Carmen Juarez

an interview with Joel Stern

Decrease Font Size Increase Font Size Text Size Print This Page

What are you doing at the moment?

Musically, I’m working on a solo LP. It’s kind of like abstract sound collages. Electronics and home-made instruments. Right now it’s very sonic but I want it to be more psychological. So I’m kind of just working on trying to add elements so that people aren’t just listening to it, but they’re kind of like getting psychologically affected. I’m not quite sure how to say anything more about that except that I’ve gotten really interested in … I’ve got a work in the University of Queensland Art Museum right now in part of a show called New Psychedelia. That’s five sound-works that deal with hypnotism and hypnotherapy, so I’m really interested in the power of sound to control people’s minds and manipulate.

You’re going to hypnotise us all with your solo record?

Well, yeah! As long as people are willing. I wouldn’t do it against anyone’s will. I’m working on some more conceptual sort of sound-art pieces like that.

I’ve organised a really huge event for the Melbourne International Jazz Festival called Overground. I’m the co-curator of that and that’s at Melbourne Town Hall, there’s about 100 artists involved, and it’s like just a crazy event of improvised and experimental music.

The band, Sky Needle, is really probably the most enjoyable collaborative music project that I’m doing. There’s four of us in the band. I really, really respect and admire the other three artists a lot. They’re not just band members, they’re artists with really great individual practices. They’re all visual artists as well as musicians and all kind of doing shows all over the place. It’s just a really stimulating sort of group to be in. We’re kind of like an art band I suppose. So we have a lot of different opportunities to play because of that. It’s kind of funny because some rock n’ roll bands – like we played at X & Y with (The) Scrapes and Heart Flew (Like an Arrow) an supported Omar (Souleyman) and stuff, and another day we’d be playing like at UQ Art Museum or Gertrude Street in Melbourne or something. So it’s different contexts. It’s fun pretending to be a rock n’ roll band with our kind of pathetic, poverty-stricken instruments.

We’ve got a new 7” about to come out. We have the records but we’re doing hand-made covers with a woman who’s the book binder at the State Library (of Queensland). We’re doing screen prints and they’re going to be kind of special. We’re putting 200 out. It’s called ‘Creeper Town’. So that’s sort of imminent.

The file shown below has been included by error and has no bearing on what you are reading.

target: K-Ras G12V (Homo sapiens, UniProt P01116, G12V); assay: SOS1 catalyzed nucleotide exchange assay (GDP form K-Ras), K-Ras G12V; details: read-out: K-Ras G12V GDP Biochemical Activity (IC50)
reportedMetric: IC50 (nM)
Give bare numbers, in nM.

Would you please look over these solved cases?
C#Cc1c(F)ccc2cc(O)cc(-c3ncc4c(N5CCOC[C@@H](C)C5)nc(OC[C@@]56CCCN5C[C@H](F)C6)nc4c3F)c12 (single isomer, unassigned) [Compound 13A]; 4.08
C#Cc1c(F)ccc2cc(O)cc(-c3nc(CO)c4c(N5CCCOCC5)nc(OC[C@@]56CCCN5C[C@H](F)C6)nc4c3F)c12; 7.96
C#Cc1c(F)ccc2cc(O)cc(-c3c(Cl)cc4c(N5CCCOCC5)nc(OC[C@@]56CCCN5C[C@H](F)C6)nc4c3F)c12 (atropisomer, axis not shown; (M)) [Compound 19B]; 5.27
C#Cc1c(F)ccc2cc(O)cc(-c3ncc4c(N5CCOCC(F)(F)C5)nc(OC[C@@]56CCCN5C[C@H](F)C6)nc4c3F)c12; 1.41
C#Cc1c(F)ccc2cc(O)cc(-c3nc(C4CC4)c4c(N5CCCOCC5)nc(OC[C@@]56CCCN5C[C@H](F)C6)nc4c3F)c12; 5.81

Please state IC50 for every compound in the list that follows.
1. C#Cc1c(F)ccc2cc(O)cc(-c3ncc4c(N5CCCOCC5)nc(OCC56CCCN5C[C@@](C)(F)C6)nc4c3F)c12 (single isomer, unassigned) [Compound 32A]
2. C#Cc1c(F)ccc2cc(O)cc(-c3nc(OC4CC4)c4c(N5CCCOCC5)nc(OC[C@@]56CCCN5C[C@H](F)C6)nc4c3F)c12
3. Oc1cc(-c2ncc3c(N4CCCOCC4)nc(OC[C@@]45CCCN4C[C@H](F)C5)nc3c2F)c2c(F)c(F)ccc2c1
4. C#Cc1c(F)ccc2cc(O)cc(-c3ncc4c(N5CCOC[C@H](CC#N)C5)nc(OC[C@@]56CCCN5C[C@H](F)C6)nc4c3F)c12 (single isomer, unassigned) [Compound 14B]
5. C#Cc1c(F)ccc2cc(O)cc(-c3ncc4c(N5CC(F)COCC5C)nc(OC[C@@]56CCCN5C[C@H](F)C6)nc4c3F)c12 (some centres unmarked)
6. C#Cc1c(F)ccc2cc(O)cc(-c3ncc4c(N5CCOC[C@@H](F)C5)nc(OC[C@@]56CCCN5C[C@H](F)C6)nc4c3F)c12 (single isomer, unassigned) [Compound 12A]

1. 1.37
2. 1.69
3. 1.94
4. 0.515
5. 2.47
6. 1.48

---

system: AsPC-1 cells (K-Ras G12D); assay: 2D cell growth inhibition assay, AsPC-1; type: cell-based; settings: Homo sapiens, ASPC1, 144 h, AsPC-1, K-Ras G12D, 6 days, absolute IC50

Sky Needle are touring Indonesia in July. It’s a really interesting tour. We’re doing a festival in Yogyakarta that’s more kind of like an international media arts festival so there’ll be lots of people from around the world, and it’s more of a sophisticated sort of scene there, but then we’re going to a couple of villages as well and just collaborating with local people and just staying in the village. That will be totally just crazy.

Have you ever done anything like that before?

I did a couple of gigs two years ago with Sarah Spencer from Blank Realm. We went over together for a couple of months and did some duo shows there. We really just went on a holiday, but we ended up playing some gigs. Then I kind of became aware of the scene over there. This is the first time going back. That was at the beginning of 2009.

There are two Indonesian artists coming to the Melbourne Jazz Festival too. Noise artists. There’s a scene happening there now that’s really cool. Especially Yogyakarta is sort of like this city of culture in Java, and there’s heaps of artists there and everyone just gets around on motorbikes and it’s really wild and lots of parties and punks and squat shows. This Australian girl, from Melbourne [is] now the curator of the National Museum in Yogyakarta and she’s been putting on these gigs there called Yes No Wave and lots of people have been touring. It’s about time we had sort of more bands and artists going to Indonesia and then coming here.

New Psychedelia runs from May 7th to July 3rd at UQ Art Museum

Pages: 1 2 3

8 Responses to an interview with Joel Stern

Leave a Reply

Your email address will not be published. Required fields are marked *

This site uses Akismet to reduce spam. Learn how your comment data is processed.